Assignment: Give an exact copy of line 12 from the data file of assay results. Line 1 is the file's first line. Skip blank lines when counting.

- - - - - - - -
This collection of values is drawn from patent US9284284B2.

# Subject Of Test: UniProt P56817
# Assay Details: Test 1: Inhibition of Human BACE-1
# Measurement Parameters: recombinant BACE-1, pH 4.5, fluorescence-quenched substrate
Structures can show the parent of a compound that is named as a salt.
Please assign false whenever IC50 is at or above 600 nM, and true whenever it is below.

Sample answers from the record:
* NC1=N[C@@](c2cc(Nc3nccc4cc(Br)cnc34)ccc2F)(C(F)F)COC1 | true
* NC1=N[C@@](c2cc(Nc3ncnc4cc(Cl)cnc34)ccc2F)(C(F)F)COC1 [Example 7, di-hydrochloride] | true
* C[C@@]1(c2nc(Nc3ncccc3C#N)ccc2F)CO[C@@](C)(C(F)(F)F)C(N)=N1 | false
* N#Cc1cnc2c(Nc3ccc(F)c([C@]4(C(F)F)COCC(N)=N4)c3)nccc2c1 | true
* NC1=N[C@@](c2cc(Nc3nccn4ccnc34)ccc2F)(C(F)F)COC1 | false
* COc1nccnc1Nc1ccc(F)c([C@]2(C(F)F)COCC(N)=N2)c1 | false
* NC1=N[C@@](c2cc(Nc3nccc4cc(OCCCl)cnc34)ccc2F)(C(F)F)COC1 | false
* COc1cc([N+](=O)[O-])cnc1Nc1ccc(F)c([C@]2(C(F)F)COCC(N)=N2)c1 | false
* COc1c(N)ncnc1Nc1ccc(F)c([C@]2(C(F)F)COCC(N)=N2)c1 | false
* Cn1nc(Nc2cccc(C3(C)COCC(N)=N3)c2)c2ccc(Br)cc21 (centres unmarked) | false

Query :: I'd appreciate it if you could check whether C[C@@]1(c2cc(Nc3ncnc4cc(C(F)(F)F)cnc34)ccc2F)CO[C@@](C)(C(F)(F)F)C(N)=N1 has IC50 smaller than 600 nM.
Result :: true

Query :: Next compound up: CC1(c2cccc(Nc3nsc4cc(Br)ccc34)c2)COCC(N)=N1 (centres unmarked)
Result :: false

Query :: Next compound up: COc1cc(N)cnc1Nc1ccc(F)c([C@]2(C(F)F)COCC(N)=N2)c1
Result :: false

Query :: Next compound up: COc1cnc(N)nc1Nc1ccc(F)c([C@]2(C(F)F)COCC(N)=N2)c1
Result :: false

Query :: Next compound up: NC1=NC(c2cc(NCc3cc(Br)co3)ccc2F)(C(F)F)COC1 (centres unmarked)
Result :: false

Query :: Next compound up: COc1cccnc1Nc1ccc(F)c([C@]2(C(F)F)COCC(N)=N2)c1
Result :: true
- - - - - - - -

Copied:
* NC1=N[C@@](c2cc(Nc3nccn4ccnc34)ccc2F)(C(F)F)COC1 | false